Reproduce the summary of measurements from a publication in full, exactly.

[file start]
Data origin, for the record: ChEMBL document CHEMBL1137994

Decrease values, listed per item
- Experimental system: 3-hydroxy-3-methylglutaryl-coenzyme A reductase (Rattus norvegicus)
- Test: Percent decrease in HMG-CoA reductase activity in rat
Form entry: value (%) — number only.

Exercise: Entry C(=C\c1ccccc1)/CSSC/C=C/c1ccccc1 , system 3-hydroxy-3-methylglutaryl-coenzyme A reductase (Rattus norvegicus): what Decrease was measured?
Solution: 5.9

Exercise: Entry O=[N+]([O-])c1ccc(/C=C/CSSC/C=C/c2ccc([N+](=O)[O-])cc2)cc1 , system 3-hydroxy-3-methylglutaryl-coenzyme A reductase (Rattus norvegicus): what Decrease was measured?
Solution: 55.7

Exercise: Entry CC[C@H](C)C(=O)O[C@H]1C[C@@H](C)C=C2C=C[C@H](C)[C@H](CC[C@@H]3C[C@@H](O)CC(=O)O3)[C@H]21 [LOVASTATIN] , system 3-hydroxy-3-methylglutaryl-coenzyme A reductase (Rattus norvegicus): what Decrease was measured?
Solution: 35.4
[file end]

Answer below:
Data origin, for the record: ChEMBL document CHEMBL1137994

Decrease values, listed per item
- Experimental system: 3-hydroxy-3-methylglutaryl-coenzyme A reductase (Rattus norvegicus)
- Test: Percent decrease in HMG-CoA reductase activity in rat
Form entry: value (%) — number only.

Exercise: Entry C(=C\c1ccccc1)/CSSC/C=C/c1ccccc1 , system 3-hydroxy-3-methylglutaryl-coenzyme A reductase (Rattus norvegicus): what Decrease was measured?
Solution: 5.9

Exercise: Entry O=[N+]([O-])c1ccc(/C=C/CSSC/C=C/c2ccc([N+](=O)[O-])cc2)cc1 , system 3-hydroxy-3-methylglutaryl-coenzyme A reductase (Rattus norvegicus): what Decrease was measured?
Solution: 55.7

Exercise: Entry CC[C@H](C)C(=O)O[C@H]1C[C@@H](C)C=C2C=C[C@H](C)[C@H](CC[C@@H]3C[C@@H](O)CC(=O)O3)[C@H]21 [LOVASTATIN] , system 3-hydroxy-3-methylglutaryl-coenzyme A reductase (Rattus norvegicus): what Decrease was measured?
Solution: 35.4